VIKING'S QUEST: Vikings C Matt Birk said that he was "surprised but not deterred by the poor response from NFL players who were asked to donate part of their game checks" from the December 21 games to "assist former players who face severe health and financial hardships." In Minneapolis, Chip Scoggins noted "of the nearly 1,700 active players in the league, only about 20 donated to the cause, including" eight Vikings. Birk Tuesday acknowledged that he was "surprised that only about 1[%] of the active players donated, but he vowed to work harder to raise awareness for the cause." Birk: "It's not going to deter me from getting the message out there" (Minneapolis STAR TRIBUNE, 2/4).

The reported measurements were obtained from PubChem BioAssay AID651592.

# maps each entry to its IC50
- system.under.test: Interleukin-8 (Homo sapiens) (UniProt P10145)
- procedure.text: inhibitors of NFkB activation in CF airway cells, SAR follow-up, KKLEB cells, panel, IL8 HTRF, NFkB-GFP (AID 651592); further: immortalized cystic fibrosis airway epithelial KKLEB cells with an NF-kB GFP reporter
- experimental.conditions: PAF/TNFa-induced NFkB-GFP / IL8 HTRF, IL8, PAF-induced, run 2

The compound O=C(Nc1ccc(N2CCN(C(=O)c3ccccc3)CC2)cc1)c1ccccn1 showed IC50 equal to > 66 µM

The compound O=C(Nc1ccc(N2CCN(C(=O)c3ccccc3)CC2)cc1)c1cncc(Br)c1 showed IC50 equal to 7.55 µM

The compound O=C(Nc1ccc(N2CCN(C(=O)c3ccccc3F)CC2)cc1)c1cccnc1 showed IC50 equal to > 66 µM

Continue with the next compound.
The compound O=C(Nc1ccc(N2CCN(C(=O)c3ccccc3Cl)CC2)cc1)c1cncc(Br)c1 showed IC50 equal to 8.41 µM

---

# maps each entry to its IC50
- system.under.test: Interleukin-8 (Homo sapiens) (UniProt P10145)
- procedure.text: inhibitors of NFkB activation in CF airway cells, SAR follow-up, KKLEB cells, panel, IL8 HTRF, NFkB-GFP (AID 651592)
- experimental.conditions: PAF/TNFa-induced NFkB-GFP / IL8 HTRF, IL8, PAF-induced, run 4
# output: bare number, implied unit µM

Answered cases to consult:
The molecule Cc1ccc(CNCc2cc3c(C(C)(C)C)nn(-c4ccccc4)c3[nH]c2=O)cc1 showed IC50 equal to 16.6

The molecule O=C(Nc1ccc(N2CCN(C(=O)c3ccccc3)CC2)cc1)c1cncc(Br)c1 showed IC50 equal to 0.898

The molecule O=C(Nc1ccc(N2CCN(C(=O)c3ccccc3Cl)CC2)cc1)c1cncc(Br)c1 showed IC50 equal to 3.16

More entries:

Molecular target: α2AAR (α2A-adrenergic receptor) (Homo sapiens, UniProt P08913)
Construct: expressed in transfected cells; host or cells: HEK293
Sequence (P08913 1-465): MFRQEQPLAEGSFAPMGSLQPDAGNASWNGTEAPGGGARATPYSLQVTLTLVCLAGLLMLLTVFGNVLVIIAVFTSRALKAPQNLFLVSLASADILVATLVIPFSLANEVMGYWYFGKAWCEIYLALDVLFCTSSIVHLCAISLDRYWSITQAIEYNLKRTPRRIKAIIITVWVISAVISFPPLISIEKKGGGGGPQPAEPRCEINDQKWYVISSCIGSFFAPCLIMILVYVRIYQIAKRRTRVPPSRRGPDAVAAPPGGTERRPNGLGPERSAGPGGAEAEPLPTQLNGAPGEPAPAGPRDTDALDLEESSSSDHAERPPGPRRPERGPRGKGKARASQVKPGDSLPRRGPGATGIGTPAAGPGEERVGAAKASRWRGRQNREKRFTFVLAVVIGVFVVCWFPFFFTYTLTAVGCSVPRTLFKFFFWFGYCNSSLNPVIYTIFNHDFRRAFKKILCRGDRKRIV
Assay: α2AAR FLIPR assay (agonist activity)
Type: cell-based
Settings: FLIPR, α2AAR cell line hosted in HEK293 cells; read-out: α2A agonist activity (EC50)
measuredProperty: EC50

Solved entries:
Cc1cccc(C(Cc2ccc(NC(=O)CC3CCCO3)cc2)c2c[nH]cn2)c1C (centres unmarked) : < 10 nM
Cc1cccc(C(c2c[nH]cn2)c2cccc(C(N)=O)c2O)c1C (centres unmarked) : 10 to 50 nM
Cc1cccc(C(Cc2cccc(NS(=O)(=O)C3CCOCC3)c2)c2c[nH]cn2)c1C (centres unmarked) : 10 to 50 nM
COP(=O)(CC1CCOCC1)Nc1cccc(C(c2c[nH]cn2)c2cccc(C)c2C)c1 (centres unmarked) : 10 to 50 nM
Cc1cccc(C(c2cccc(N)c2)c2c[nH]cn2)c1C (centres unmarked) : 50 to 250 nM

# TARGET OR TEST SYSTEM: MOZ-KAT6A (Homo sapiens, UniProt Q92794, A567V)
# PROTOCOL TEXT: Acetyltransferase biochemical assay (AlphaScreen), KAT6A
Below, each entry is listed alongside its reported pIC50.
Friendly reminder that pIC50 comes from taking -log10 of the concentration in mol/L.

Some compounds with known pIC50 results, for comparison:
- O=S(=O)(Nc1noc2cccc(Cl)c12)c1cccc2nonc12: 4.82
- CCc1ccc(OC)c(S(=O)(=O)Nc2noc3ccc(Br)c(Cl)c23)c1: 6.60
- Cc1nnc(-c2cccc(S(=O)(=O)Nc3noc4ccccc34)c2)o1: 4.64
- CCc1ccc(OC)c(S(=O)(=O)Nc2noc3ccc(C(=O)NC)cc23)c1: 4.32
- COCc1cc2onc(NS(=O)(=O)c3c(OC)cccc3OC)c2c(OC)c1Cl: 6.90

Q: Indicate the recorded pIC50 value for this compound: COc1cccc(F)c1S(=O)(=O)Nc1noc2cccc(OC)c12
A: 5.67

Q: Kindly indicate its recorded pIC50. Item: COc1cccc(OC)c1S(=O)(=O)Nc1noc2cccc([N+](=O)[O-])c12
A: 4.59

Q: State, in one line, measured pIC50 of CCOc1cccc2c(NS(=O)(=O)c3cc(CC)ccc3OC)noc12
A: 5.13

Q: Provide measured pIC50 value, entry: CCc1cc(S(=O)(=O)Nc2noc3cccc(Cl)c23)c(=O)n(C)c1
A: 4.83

PEP RALLY: Golf Channel’s Rex Hoggard reported PGA Tour Commissioner Tim Finchem held an hour-long mandatory players’ meeting Tuesday night that was a “live version of (his) live video” he distributed to players in December. Hoggard: “He wanted players to be more engaging, more engaging to the fans, more engaging to the sponsors and to the media. It’s a contract year; he doesn’t want the players to get complacent. He knows how big this year is and he wants the economy to be front and center” (“Golf Central,” Golf Channel, 2/4).